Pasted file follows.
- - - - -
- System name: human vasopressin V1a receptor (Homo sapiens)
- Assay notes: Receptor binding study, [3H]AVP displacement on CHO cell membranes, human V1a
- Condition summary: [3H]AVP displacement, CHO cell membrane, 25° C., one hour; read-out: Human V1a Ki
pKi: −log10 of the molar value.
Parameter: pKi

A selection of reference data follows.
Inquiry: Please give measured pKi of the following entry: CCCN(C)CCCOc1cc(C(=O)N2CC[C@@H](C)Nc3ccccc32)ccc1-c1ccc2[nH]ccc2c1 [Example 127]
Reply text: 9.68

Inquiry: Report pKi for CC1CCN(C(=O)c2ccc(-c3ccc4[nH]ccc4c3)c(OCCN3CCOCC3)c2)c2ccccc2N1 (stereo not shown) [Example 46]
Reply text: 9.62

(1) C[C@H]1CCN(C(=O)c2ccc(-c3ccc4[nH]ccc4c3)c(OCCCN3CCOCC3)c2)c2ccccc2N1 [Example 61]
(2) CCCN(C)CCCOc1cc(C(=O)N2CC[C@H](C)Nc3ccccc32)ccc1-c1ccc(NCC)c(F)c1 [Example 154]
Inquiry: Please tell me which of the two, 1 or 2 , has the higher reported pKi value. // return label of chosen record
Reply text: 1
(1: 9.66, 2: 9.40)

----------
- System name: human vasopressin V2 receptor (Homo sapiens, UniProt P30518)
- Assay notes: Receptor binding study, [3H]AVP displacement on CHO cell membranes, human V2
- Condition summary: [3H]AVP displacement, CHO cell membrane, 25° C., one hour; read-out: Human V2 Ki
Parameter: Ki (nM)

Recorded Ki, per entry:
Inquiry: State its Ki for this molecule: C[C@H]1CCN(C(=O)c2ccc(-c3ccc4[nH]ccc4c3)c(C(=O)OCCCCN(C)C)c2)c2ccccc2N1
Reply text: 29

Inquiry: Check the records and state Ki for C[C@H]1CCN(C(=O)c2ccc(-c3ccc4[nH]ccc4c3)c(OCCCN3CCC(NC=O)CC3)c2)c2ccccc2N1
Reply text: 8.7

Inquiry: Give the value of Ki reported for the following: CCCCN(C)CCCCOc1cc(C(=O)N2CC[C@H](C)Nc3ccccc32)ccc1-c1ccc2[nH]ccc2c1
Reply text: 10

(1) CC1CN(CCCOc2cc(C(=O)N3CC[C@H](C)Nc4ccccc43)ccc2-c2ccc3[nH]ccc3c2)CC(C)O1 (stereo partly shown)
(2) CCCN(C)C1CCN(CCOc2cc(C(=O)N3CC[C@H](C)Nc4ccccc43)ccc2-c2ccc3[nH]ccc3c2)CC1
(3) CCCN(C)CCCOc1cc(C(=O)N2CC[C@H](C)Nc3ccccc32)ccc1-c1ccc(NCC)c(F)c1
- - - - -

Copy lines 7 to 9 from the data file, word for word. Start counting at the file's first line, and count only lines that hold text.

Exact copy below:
Inquiry: Please give measured pKi of the following entry: CCCN(C)CCCOc1cc(C(=O)N2CC[C@@H](C)Nc3ccccc32)ccc1-c1ccc2[nH]ccc2c1 [Example 127]
Reply text: 9.68

Inquiry: Report pKi for CC1CCN(C(=O)c2ccc(-c3ccc4[nH]ccc4c3)c(OCCN3CCOCC3)c2)c2ccccc2N1 (stereo not shown) [Example 46]